Section 41F enjoins that the maximum permissible limits of exposure of chemical and toxic substances in manufacturing processes (whether hazardous or otherwise) in any factory shall be of the value indicated in the Second Schedule. The section empowers the Central Government to make suitable changes in the said Schedule by notification in the Official Gazette.

    Section 41G requires the occupier of a factory in which a hazardous process takes place to set up a Safety Committee with equal number of representatives of workers for the purpose of enforcing the safety measures in the factory. The State Government may, however, exempt any factory for reasons to be recorded in writing, any factory from setting up such a Committee.

    Section 41H gives the right to workers of a factory in which a hazardous process takes place to bring to the notice of the occupier, agent, manager or any other person who is in-charge of the factory or the Inspector of the area, of their apprehension about any imminent danger and the person or persons informed must enquire immediately on receipt of the information and take remedial action.

Occupations Declared Dangerous Under Section 87 of the Factories Act, 1948

(a)     Manufacture of aerated water and processes incidental thereto.
(b)     Electrolytic plating or Oxidation of metal by use of an Electrolytic containing chromic acid orother chromium compounds.
(c)     Manufacture and repair of electric accumulators.
(d)     Glass manufacture.
(e)     Grinding and treatment of lead grinding and glazing of metal.
(f)     Manufacture and treatment of lead and certain compounds of lead.
(g)     Generating gas from dangerous petroleum.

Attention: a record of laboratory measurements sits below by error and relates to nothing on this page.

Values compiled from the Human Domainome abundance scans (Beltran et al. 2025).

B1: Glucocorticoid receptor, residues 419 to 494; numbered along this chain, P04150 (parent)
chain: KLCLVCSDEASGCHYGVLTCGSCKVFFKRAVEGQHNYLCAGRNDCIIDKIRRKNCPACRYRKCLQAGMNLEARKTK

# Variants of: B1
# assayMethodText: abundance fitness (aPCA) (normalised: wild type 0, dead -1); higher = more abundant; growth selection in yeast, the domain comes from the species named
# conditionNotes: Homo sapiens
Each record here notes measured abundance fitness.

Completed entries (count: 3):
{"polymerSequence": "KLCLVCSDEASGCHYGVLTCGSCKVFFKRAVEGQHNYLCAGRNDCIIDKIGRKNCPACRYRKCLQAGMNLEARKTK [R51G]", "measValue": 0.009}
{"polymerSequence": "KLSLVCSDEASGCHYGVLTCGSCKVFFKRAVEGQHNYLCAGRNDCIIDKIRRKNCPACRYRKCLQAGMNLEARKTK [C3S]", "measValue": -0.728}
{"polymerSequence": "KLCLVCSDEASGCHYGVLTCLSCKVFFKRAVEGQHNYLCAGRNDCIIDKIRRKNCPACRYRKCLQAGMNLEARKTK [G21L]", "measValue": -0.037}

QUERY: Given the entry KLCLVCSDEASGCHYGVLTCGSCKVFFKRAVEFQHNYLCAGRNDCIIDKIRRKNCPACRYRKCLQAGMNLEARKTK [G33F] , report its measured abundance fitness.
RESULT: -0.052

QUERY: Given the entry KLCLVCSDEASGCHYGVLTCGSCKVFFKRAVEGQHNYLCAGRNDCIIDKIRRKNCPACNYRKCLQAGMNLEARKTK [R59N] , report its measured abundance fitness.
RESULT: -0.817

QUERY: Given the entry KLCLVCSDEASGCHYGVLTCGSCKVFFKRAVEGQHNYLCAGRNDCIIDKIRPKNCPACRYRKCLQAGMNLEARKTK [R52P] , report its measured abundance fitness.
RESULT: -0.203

(h)     Cleaning or smoothing of articles by a jet of sand, metal shot or grid or other abressive propalledby a blast of compressed or a steam.
(i)     Liming and tanning of rawhides sand skins and process incidental thereto.
(j)     Manufacture of Pottery and ceremics.
(k)     Carrying on a certain processes of lead and lead material in printing presses and type foundaries.
(l)     Chemical Works.
(m)     Manufacture of articles from refractory materials.
(n)     Handling and processing of asbestos from manufacture of any article of asbestos and process of manufacture or otherwise in which asbestos is used, in any form.
(o)     Handling and manipulation of corrosive substances.
(p)     Compression of oxygen and hydrogen produced by the Electrolysis of water.
(q)     Process of extracting of oil and facts from extraction plants.
(r)     Manufacture of manipulation of maganese and its compounds.
(s)     Manufacture of manipulation of dangerous pesticides.
(t)     Manufacture, handing and use of benzene and substances containing benzene.
(u)     Manufacturing process or operation in carbon-disulphide plants.
(v)     Manufacture and manipulation of carcenegnic dye intermediates.
(w)     Operation involving compresses gases.
(x)     Highly flammable compressed gases.
(y)     Operations in foundaries.